File Format Guideline
Overview of Common 3D Model Formats
There are a mind-bogglingly large number of 3D file formats floating around in the world. Some have use cases so isolated they never see the outside of labs while others are found on nearly every digital device in the world. RenderNode 3D Models come in a small number of formats—those common to as many VFX artists as possible—but it pays to be aware of other formats as well.
Each 3D model available in our store comes in a primary format—typically 3DS Max + VRay materials—and also includes several formats that allow easy use with other 3D modeling and rendering software. Below you’ll find a brief overview of these file types and how they can be used among other 3D applications as well as some other notable file formats that may also be available for some select products.
3D Studio Max (.max)
Autodesk 3D Studio Max is one of the most widely-used 3D modeling and rendering applications in the VFX industry. We believe that it has plenty of weaknesses but, considering the wide-scale adoption by 3D artists around the world, we’ve chosen it to be the primary format for most of our models. We work within the bounds of the current 3DS Max Versioning system and aren’t able to offer native 3DS Max formatted files beyond a certain window. Currently, the majority of our models are provided as 3DS Max 2016 primary files which also include a 3DS Max 2013 version named <filename>_MAX2013.max.
Autodesk Exchange File (.fbx)
The Autodesk Exchange File format, commonly referred to as FBX, was developed to provide higher fidelity data exchange between Autodesk products. This file format accommodates animation, lighting, cameras, smoothing groups, and a wide range of other data not able to be addressed by other export algorithms. This format is used to allow easy exchange between 3DS Max, Maya, MotionBuilder, and Mudbox—though it is usable by many other 3D software packages as well. FBX formatted versions of RenderNode 3D models are included in every download unless otherwise-stated.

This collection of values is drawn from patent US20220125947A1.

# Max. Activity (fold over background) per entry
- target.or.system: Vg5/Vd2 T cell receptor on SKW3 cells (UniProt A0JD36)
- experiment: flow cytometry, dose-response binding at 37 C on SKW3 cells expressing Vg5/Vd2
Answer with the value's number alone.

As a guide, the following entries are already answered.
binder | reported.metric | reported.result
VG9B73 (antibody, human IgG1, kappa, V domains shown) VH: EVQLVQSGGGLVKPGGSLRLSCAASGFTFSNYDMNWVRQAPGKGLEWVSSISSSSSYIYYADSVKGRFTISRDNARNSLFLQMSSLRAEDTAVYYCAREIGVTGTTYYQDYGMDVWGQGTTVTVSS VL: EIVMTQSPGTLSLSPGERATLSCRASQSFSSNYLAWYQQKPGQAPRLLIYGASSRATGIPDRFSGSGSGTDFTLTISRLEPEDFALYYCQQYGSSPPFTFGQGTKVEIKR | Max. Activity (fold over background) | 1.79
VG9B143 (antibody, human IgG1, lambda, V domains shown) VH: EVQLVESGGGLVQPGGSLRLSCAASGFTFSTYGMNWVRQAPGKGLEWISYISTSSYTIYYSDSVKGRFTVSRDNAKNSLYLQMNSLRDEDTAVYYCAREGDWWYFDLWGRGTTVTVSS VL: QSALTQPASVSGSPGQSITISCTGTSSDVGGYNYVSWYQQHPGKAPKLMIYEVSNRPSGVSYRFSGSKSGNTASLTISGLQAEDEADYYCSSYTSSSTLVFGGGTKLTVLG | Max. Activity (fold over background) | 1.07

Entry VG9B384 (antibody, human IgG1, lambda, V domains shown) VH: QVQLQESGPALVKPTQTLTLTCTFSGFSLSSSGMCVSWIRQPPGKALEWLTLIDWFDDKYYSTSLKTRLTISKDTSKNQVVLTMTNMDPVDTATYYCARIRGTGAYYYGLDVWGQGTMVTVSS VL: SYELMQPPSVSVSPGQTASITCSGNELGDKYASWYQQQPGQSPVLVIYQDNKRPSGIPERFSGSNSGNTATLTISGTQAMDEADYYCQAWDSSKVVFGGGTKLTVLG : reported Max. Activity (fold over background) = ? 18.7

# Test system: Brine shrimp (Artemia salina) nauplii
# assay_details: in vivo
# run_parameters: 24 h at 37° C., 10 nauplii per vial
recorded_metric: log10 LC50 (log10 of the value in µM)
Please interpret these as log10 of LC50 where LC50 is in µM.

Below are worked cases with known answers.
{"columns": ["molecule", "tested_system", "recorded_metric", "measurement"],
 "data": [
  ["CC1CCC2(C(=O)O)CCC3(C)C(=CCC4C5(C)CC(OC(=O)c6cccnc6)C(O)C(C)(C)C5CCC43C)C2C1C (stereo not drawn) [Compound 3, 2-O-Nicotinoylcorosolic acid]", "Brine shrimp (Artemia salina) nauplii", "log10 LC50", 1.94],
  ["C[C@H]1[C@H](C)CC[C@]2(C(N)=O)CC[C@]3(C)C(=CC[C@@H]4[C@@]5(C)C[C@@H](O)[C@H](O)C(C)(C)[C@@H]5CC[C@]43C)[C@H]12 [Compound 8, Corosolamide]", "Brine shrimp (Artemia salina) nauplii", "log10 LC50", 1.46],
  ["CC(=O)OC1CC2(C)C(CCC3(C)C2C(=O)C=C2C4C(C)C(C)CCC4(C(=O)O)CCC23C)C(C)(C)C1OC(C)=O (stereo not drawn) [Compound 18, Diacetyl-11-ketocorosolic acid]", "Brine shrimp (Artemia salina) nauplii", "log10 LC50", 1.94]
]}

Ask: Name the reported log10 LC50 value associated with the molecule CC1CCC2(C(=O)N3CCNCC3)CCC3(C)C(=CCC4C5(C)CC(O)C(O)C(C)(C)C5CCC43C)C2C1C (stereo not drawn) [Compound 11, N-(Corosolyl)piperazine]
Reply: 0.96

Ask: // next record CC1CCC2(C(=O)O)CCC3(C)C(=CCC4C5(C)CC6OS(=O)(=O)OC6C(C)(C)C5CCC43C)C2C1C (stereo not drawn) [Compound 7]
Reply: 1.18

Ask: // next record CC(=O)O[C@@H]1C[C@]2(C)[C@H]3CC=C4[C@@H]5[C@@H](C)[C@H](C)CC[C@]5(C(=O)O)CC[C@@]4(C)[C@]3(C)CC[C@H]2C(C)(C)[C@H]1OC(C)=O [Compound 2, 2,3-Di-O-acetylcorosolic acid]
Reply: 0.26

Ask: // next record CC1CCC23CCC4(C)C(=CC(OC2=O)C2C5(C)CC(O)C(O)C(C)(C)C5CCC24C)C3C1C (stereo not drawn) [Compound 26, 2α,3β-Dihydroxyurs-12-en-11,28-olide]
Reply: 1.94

Wavefront OBJ file formats (extension .obj) were developed in the 90’s by Wavefront technologies, later to become Alias/Wavefront, later to be purchased by Autodesk in 2006. This file format is still used as an interchange format between many 3D modeling programs today, mostly because of the easy-to-use data storage conventions utilized the format. OBJ files can preserve texture mapping, can be formatted in such a way to include textures, and are interchangeable between virtually every software package. RenderNode models include OBJ files unless otherwise stated on the project page.
Rhino3D is the application of McNeel’s OpenNURBS 3D library and widely used in engineering, product development, architectural, and simulation applications. Rhinoceros is one of our favorite 3D modeling programs though we don’t often render with it. Native Rhino3D models are created using Nurbs surfacing and are often difficult to export to other 3D programs efficiently. Some of the Models in the RenderNode store will include a .3dm Rhino3D file format when specified but most do not.
Grasshopper3D is now a native part of the Rhino3D product, though until recent Rhino release version 6 it was merely a plugin. This 3D package is best-described as a “node-based algorithmic modeler” though there are few words to describe the magnificent creations this software produces. Grasshopper is hand’s down our favorite program to spend our spare time with, but few of our models will ever include the .gh sources that may or may not have been used to create them.